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This Just In: A look at local news online and on the tube.

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SCREENCAP FROM KDKA
  • Screencap from KDKA

Ken Rice Wants a Weed Whacker!

KDKA anchors Susan Koeppen and Ken Rice flex their acting muscles in a skit to promote a story about online “ad trackers.”

Rice: “OK, so I’m scrolling through Facebook, right? And it’s giving me all of these ads. For products that I’m already interested in. Like, IT KNOWS WHAT WEED WHACKER I’m already thinkin’ about this fall. I don’t like it …”

Koeppen: “Ken. Those are called ad trackers. Marketers, they’re looking at all kindsa stuff that you’re doing online …”

Rice: “No thanks, makes me uncomfortable.”

Koeppen: “Don’t worry about it.”

Rice: “How can I not worry about it? I’ve got Big Brother watching me. Is your computer watching us right now?” [Covers Koeppen’s screen with paper.]

Koeppen: “Easy, fella. Consumer Reports just did a whooole thing on online privacy. And they have information on how to stop being tracked online, how to turn off those ad trackers, and we have a special report coming up …”

Rice: “OK, that’s great, but I wish you wouldn’t have said it in front of your computer. [In a hushed tone] It’s listening.”

[End Scene]

Ken Rice, you may be the last person on earth to know about ad trackers, but I admire your acting chops. Is this news or a promotion for Consumer Reports? If you pick the latter, you win! We’ve known about ad trackers for years. 

Who’s The Boss?

In a recent edition of Pittsburgh Catholic (also located at www.PittsburghCatholic.org), Bishop David Zubik recounts a conversation he had with the new diocesan director of communications in his column, “Beyond ‘The Boss.’”

“I must be honest,” he writes. “Even though Bruce and I are the same age, born the same year, I’m not one of his groupies. No offense to those of you who are. I’m more of a Motown kind of guy.”

There are several definitions of “groupie,” and none have a particularly flattering connotation. There is a word for people who go to Springsteen concerts, and it’s “fan.” Also, when anyone has to preface a statement with “no offense,” it’s basically a mea culpa for the offensive thing they’re about to say. 

Zubik, who, as I think we’ve established, is living in another era, strings together more vagaries and platitudes in his latest column, “A Love Without Limits,” waxing euphorically about “World Mission Sunday.” He mentions the geographically far-reaching mission of the church: Africa, Asia and the Pacific Islands, for example. 

He writes: “Way back when, like most kids growing up in the days of the Eisenhower and Kennedy presidencies, I wondered what I would look like when I grew up, what I would be doing and where I might be. In Ambridge, my childhood home? In Pittsburgh? In the USA? Or in another part of the world?”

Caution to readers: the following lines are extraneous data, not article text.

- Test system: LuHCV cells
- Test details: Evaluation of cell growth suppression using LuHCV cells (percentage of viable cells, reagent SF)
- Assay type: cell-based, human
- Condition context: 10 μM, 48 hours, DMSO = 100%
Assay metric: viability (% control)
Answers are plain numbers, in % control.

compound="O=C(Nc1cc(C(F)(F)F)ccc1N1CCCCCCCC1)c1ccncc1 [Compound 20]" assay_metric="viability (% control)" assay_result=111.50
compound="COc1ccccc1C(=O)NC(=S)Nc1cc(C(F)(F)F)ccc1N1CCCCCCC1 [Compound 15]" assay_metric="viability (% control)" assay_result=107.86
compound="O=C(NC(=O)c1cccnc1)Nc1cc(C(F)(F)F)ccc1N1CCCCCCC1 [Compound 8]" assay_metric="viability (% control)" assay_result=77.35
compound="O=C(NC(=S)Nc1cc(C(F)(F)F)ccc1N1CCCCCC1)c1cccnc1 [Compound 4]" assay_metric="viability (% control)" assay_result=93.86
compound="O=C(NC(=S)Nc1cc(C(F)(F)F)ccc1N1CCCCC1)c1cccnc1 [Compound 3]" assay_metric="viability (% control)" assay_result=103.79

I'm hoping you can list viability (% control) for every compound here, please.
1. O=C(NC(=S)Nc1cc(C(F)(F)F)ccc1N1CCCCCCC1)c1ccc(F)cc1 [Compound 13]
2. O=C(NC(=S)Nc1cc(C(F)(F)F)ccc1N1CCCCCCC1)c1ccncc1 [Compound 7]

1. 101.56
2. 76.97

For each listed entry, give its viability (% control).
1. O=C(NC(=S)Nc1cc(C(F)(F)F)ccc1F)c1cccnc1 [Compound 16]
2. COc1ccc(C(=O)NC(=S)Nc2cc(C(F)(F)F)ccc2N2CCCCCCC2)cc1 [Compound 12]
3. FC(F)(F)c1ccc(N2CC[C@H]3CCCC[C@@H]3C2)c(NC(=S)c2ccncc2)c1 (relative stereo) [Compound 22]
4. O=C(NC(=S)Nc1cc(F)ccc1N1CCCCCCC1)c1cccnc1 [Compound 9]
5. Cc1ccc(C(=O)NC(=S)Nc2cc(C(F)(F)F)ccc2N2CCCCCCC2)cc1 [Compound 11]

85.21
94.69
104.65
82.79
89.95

Instead of wondering how things are going down in Ambridge lately, why not just pay a visit? First, though, he might want to watch raw footage of an Oct. 10 Trump rally in Ambridge, from www.hearyourselfthink.org, a nonprofit that aims to enlighten people about how right-wing media has normalized a culture of rage, hate and conspiracy, a culture that he decries in his column.

The video shows Dave Ninehouser, an advocate who works to reveal how people are being manipulated by right-wing media, attending the rally to talk to supporters about media misinformation. When he said he supported Hillary Clinton, he was attacked, mob-style by Trump barkers, some of whom got in his face and demanded, in repeated, rapid-fire fashion, “Do you have a job?,” “Are you a virgin?,” “How small is it?,” “Are you a secular Jew?,” and finally, “Are you a winner or a loser?,” prompting the crowd to chant “loser.” 

Bishop Zubik, Ambridge awaits your mission.

Dear Carolyn 

If you thought advice columns were passé, think again. A harried 19-year-old reader contacts the syndicated “Dear Carolyn” column published at triblive.com. She writes: “My problem is that my sister despises me for my brains. I started school a year early, putting me a grade behind her, although there is more than two years’ difference in age between us. I got better grades and more awards, and the attention paid to my successes made her feel horrible.” 

Carolyn Hax responds, “If there’s a grain of truth to any of this, then wouldn’t it be your parents who ultimately poisoned your sibling relationship, and not your giant brain? Not to make them the villains; they could have had the best of intentions to give each of you the right encouragement for what they perceived to be each of your strengths.”

You, too, can send your burning questions to tellme@washpost.com.


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